Paul Maxwell's fascination (as early as 1950) with "found object art"
set the stage for much of what he is doing today.
During a stint on the teaching staff of the Putney School (1951 - 1953),
Maxwell frequently walked through the Vermont countryside where he
found many sizable chards of slate. He enhanced their innate design by
staining, scoring, drilling and breaking the slate along natural lines of
By 1962 Maxwell was devoting equal energies to painting, sculpture and
printmaking. He produced sculpture using a variety of techniques --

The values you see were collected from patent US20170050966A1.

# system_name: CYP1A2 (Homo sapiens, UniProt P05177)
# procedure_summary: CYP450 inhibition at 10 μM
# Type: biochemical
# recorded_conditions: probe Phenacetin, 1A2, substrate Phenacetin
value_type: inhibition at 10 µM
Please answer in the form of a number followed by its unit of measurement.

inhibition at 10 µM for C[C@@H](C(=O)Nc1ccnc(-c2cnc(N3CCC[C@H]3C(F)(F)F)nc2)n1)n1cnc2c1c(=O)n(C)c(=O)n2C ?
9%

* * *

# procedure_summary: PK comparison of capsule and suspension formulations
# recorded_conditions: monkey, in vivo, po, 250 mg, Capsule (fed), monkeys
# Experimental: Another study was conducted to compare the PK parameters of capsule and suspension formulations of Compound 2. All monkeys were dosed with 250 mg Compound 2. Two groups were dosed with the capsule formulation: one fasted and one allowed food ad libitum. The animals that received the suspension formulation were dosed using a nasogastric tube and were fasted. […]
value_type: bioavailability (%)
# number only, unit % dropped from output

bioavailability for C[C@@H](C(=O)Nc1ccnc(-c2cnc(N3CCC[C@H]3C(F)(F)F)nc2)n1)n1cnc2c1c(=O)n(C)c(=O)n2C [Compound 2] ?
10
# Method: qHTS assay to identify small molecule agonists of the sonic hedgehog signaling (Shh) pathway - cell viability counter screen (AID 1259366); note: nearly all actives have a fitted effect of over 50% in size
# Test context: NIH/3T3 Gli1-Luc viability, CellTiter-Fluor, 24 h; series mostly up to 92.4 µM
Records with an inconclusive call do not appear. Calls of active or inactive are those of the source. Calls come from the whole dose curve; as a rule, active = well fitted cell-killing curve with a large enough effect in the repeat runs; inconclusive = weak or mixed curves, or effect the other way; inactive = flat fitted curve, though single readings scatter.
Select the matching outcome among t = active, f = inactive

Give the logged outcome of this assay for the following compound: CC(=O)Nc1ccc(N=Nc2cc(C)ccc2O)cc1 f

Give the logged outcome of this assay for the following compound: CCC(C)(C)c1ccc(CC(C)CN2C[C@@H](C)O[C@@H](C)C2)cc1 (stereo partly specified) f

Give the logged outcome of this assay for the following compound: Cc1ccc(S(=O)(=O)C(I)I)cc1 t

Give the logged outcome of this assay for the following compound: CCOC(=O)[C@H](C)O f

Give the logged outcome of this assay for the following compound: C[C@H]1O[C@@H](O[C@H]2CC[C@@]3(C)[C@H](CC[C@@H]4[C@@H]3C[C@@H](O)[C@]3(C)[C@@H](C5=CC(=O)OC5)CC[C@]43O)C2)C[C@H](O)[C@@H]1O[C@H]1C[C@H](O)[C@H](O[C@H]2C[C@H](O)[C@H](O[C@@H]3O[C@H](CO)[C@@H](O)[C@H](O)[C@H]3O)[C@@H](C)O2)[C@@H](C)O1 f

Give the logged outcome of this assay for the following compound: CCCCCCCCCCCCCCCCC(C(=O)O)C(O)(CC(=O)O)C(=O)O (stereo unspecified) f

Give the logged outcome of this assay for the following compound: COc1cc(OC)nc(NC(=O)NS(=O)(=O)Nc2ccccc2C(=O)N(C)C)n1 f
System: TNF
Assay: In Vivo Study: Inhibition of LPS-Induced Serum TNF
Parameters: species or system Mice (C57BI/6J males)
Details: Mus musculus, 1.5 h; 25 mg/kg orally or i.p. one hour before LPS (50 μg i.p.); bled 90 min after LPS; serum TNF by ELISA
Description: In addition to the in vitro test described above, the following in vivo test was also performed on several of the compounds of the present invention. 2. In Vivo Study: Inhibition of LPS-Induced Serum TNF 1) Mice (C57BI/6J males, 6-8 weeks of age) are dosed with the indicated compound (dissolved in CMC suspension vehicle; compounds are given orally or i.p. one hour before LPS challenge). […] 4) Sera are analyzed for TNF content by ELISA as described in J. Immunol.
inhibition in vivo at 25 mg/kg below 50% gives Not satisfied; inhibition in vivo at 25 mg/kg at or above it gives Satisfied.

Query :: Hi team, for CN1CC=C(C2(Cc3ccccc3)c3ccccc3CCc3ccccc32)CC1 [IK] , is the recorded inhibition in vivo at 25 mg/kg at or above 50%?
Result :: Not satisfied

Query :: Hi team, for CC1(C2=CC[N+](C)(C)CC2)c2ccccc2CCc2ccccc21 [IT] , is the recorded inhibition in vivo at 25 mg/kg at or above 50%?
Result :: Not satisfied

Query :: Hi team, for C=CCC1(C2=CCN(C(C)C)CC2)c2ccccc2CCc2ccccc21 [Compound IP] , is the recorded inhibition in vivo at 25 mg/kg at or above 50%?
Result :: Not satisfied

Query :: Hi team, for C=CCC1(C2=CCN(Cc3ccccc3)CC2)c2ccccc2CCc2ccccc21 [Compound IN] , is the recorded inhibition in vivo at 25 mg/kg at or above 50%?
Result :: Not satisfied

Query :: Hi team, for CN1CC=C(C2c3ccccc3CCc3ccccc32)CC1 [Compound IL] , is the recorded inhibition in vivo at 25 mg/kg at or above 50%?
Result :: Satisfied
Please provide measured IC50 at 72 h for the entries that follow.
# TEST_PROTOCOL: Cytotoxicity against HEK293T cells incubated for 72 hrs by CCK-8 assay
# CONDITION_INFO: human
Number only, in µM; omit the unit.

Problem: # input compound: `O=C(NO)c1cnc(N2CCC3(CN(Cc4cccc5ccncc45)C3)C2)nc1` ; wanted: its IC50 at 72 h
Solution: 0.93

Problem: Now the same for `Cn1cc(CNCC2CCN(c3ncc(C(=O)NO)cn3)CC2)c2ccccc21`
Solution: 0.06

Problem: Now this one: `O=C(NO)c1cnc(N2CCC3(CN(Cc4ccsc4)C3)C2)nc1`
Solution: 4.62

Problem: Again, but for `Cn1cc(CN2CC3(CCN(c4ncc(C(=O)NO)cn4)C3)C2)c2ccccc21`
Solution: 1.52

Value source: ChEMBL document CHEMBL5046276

lost wax casting and sandcasting in bronze and aluminum, welded steel
and bronze, wood construction, and concrete.
Maxwell's interest in "layering", which began with his use of the
cleavage in early slate pieces, continues, and is most apparent in the "lattice"
and "vesiculated" works. In both, a volume or three-dimensional space
is defined but not confined. The perception is that of diminished density,
which Maxwell sees as corresponding to dematerialization of thought
and mentalization of matter: necessary concomitants to spiritualization